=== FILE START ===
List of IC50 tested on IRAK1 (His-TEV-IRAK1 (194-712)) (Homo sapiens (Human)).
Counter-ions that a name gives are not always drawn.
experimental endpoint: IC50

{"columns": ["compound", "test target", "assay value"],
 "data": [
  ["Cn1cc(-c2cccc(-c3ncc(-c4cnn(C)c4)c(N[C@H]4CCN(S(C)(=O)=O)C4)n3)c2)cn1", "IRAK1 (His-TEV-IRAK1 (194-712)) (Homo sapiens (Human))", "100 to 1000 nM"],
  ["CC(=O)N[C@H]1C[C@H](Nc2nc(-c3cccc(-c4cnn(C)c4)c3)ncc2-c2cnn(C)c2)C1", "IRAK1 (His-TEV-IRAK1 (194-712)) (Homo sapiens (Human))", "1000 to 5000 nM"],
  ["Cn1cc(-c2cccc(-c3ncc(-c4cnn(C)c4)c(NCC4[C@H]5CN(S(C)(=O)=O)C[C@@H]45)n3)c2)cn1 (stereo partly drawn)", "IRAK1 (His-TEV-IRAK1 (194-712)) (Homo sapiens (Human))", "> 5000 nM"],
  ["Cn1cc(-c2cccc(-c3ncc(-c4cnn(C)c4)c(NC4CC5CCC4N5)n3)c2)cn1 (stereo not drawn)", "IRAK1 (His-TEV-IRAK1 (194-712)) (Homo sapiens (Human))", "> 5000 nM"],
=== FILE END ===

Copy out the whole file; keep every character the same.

List of IC50 tested on IRAK1 (His-TEV-IRAK1 (194-712)) (Homo sapiens (Human)).
Counter-ions that a name gives are not always drawn.
experimental endpoint: IC50

{"columns": ["compound", "test target", "assay value"],
 "data": [
  ["Cn1cc(-c2cccc(-c3ncc(-c4cnn(C)c4)c(N[C@H]4CCN(S(C)(=O)=O)C4)n3)c2)cn1", "IRAK1 (His-TEV-IRAK1 (194-712)) (Homo sapiens (Human))", "100 to 1000 nM"],
  ["CC(=O)N[C@H]1C[C@H](Nc2nc(-c3cccc(-c4cnn(C)c4)c3)ncc2-c2cnn(C)c2)C1", "IRAK1 (His-TEV-IRAK1 (194-712)) (Homo sapiens (Human))", "1000 to 5000 nM"],
  ["Cn1cc(-c2cccc(-c3ncc(-c4cnn(C)c4)c(NCC4[C@H]5CN(S(C)(=O)=O)C[C@@H]45)n3)c2)cn1 (stereo partly drawn)", "IRAK1 (His-TEV-IRAK1 (194-712)) (Homo sapiens (Human))", "> 5000 nM"],
  ["Cn1cc(-c2cccc(-c3ncc(-c4cnn(C)c4)c(NC4CC5CCC4N5)n3)c2)cn1 (stereo not drawn)", "IRAK1 (His-TEV-IRAK1 (194-712)) (Homo sapiens (Human))", "> 5000 nM"],